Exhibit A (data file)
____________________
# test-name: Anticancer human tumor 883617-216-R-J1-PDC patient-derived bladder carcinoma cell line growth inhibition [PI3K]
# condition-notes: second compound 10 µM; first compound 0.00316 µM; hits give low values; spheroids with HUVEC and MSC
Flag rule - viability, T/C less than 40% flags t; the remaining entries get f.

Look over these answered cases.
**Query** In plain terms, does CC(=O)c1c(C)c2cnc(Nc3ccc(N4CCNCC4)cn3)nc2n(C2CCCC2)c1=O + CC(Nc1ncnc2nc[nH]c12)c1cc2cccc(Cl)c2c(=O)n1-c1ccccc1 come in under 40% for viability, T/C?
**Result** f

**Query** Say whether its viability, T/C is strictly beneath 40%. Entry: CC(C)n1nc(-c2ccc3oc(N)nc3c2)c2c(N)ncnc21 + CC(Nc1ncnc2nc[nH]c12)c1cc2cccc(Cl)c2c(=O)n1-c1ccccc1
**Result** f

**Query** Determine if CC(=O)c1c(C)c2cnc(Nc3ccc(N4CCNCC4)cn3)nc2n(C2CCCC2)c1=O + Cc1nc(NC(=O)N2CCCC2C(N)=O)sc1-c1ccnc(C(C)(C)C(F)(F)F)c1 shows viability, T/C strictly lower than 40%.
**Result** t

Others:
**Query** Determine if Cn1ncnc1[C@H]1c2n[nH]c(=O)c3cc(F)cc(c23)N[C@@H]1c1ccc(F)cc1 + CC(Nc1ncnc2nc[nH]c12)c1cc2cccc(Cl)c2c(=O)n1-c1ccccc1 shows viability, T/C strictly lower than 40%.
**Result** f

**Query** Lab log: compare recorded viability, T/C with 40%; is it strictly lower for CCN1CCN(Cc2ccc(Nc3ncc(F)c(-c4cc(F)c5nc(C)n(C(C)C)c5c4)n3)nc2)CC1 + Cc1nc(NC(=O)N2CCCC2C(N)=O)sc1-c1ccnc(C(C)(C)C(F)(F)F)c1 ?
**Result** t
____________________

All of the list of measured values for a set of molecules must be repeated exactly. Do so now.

# test-name: Anticancer human tumor 883617-216-R-J1-PDC patient-derived bladder carcinoma cell line growth inhibition [PI3K]
# condition-notes: second compound 10 µM; first compound 0.00316 µM; hits give low values; spheroids with HUVEC and MSC
Flag rule - viability, T/C less than 40% flags t; the remaining entries get f.

Look over these answered cases.
**Query** In plain terms, does CC(=O)c1c(C)c2cnc(Nc3ccc(N4CCNCC4)cn3)nc2n(C2CCCC2)c1=O + CC(Nc1ncnc2nc[nH]c12)c1cc2cccc(Cl)c2c(=O)n1-c1ccccc1 come in under 40% for viability, T/C?
**Result** f

**Query** Say whether its viability, T/C is strictly beneath 40%. Entry: CC(C)n1nc(-c2ccc3oc(N)nc3c2)c2c(N)ncnc21 + CC(Nc1ncnc2nc[nH]c12)c1cc2cccc(Cl)c2c(=O)n1-c1ccccc1
**Result** f

**Query** Determine if CC(=O)c1c(C)c2cnc(Nc3ccc(N4CCNCC4)cn3)nc2n(C2CCCC2)c1=O + Cc1nc(NC(=O)N2CCCC2C(N)=O)sc1-c1ccnc(C(C)(C)C(F)(F)F)c1 shows viability, T/C strictly lower than 40%.
**Result** t

Others:
**Query** Determine if Cn1ncnc1[C@H]1c2n[nH]c(=O)c3cc(F)cc(c23)N[C@@H]1c1ccc(F)cc1 + CC(Nc1ncnc2nc[nH]c12)c1cc2cccc(Cl)c2c(=O)n1-c1ccccc1 shows viability, T/C strictly lower than 40%.
**Result** f

**Query** Lab log: compare recorded viability, T/C with 40%; is it strictly lower for CCN1CCN(Cc2ccc(Nc3ncc(F)c(-c4cc(F)c5nc(C)n(C(C)C)c5c4)n3)nc2)CC1 + Cc1nc(NC(=O)N2CCCC2C(N)=O)sc1-c1ccnc(C(C)(C)C(F)(F)F)c1 ?
**Result** t